Miguel Crespo, a man convicted of murder while an inmate in Bakersfield, California, was sentenced to death on Thursday. The murder was of his transgender bunkmate, Carmen Guerrero, who he shared a cell with for no more than eight hours.
While being housed in Kern Valley State Prison, Carmen Guerrero was roomed with Jonathan Wilson, who Planet Transgender reports was Guerrero’s lover, Wilson was abruptly moved from the cell and eventually transferred from the prison. Guerrero begged corrections officers for a “nice” cellmate, but on October 13, 2013 (some reports list November 1), Crespo was moved in to bunk with her – despite promising he would kill her if he was forced to room with her.
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Correction officers ignored both inmate’s pleas, and midway into the night, Guerrero was found tied up, strangled, and choked to death. Crespo happily admitted to the officer on guard that night that he had killed her. Reports of Guerrero’s autopsy show she was bound, gagged, and tortured prior to death.
Crespo, already serving a life sentence for a 1993 Los Angeles murder, offered no defense because “gay panic” or “trans panic” defenses, which blame the victims for their identities, have been outlawed in California. Crespo was sentenced to death on Thursday by presiding Judge John D. Oglesby. His sentence followed the jury’s recommendation, less than a month after they found him guilty. After Crespo claimed he couldn’t afford to pay the recommended maximum restitution fine, Oglesby “imposed the minimum fine of $300”, which audibly amused Crespo – he was “fine” with it.
Crespo made sure it was known at the sentencing that he is not gay and explicitly asked not to be roomed with LGBTQ inmates, saying “I had a restriction not to be housed with a [gay expletive].”
To make things worse, during and since the procedures, all sides – the State, the defense, and some media outlets – have referred to Carmen by her former name and gender, despite the Assistant State Attorney saying “everyone referred to [Carmen] as she” and that “by all appearance, [Carmen] presented as a woman.”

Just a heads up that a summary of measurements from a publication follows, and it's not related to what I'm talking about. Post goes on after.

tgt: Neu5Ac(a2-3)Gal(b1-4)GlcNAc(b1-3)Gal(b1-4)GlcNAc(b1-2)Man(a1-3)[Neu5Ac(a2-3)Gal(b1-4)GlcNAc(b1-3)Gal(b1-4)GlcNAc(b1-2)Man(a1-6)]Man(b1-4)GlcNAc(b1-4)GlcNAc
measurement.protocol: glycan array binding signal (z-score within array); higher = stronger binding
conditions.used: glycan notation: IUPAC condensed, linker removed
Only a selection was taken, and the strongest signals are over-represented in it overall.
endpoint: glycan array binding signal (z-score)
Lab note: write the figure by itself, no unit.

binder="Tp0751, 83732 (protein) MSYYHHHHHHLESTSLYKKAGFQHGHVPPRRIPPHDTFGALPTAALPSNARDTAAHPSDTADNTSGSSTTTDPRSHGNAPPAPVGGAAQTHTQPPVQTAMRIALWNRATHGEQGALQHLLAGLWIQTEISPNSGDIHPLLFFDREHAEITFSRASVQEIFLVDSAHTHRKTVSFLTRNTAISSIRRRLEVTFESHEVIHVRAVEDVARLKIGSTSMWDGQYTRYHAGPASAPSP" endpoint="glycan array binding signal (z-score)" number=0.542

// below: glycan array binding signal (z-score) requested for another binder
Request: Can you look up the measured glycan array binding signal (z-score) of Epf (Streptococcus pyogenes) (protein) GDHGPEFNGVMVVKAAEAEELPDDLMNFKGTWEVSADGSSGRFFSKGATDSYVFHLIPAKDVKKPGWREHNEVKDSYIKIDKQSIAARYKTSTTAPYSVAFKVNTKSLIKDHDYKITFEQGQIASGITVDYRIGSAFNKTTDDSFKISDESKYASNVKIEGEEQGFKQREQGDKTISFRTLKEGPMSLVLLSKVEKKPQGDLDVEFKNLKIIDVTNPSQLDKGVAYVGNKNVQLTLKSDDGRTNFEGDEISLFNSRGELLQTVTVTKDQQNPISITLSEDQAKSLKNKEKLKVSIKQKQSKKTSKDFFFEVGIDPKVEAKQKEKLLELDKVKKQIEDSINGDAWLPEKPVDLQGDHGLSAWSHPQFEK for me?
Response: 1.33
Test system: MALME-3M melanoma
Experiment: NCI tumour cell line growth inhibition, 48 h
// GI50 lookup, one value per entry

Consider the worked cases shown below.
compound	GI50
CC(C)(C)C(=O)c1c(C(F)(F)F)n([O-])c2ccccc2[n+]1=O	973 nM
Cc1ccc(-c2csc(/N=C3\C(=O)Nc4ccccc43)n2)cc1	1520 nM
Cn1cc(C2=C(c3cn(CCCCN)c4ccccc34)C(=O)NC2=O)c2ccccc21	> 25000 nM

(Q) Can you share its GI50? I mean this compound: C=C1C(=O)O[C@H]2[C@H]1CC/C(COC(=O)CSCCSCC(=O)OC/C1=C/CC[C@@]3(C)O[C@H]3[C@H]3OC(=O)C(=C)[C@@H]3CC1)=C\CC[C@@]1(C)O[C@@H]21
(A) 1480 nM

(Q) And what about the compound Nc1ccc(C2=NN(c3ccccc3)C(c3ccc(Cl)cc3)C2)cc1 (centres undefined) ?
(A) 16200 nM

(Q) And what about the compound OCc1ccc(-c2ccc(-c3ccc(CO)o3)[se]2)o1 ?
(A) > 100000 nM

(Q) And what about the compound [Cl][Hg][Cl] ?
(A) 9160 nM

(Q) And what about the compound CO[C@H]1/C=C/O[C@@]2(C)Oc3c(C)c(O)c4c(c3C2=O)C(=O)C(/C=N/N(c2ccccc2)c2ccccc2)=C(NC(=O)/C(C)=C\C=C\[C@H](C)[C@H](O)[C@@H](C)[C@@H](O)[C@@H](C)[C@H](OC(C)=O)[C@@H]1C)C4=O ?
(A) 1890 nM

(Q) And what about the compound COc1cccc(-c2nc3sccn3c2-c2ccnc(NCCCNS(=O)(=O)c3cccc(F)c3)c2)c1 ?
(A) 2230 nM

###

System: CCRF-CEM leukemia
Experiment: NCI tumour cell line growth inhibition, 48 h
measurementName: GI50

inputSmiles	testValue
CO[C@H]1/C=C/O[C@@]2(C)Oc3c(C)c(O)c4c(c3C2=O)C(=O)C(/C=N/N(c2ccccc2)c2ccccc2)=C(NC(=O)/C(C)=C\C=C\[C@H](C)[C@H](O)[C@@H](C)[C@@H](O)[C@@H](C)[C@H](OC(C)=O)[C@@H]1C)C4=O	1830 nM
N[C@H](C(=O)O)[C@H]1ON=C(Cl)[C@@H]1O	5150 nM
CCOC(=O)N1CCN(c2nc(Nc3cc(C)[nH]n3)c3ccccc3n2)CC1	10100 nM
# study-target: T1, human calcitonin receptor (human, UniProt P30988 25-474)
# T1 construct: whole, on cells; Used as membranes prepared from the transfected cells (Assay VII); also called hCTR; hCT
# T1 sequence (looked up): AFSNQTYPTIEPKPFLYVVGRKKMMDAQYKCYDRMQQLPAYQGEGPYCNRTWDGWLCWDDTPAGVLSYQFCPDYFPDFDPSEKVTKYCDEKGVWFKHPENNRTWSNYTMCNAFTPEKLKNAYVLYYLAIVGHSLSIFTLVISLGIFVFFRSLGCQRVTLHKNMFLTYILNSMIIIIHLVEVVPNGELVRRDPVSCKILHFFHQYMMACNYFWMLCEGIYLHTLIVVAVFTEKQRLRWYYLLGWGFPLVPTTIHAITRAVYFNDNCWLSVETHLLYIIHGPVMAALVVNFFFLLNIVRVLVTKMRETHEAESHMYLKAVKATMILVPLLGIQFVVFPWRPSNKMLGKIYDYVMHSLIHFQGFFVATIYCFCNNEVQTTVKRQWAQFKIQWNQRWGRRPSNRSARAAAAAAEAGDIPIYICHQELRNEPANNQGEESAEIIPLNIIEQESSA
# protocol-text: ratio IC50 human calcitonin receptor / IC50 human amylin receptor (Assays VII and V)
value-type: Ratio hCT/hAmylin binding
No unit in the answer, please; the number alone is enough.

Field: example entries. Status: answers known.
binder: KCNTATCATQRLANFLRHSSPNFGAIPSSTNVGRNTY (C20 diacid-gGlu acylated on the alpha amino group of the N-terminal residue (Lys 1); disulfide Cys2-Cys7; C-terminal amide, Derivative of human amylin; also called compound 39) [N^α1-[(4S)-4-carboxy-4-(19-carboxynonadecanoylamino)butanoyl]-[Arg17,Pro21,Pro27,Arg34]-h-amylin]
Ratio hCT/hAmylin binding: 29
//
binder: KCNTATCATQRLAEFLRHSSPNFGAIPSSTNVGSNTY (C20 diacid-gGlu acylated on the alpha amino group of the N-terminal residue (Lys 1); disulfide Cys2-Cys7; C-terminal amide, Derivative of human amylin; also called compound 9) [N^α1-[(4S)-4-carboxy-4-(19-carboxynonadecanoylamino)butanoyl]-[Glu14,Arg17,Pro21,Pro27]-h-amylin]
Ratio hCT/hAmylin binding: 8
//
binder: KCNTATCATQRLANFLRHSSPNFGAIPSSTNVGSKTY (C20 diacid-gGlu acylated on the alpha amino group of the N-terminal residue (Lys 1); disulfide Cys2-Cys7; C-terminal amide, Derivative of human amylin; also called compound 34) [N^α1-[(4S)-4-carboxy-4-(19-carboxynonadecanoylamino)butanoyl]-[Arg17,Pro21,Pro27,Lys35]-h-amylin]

The California Department of Corrections and Rehabilitation (CDCR) claimed that “officials will review what might have led” to their screening process failing to protect inmates from clear threats of violence.
According to NewNowNext, federal regulations at the time determined that “housing and other prison services for trans people [were] to be determined based on case-by-case decision” before Trump’s administration changed that and other parts of the 2012 Prison Rape Elimination Act. Now, federal prisons must assign transgender people to the housing and services set based on their sex at the time of birth, which the National Center for Transgender Equality maintains is illegal.
In California specifically, the State Senate passed a bill this spring that would have prisons assign transgender prisoners based on their gender identity, but it has yet to be signed or go into effect.
According to the 2015 U.S. Transgender Survey, transgender people are at nine times the risk of being sexually assaulted than cisgender inmates.